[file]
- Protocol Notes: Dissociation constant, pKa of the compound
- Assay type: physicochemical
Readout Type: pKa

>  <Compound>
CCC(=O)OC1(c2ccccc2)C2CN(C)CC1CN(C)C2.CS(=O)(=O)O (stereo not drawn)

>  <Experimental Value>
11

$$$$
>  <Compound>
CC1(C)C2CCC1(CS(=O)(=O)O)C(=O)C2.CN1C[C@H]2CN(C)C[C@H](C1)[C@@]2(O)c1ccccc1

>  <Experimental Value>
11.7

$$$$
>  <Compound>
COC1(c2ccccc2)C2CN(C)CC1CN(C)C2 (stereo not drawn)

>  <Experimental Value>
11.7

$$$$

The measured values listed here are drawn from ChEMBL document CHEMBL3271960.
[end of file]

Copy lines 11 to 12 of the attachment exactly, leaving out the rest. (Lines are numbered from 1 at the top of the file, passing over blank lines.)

>  <Experimental Value>
11.7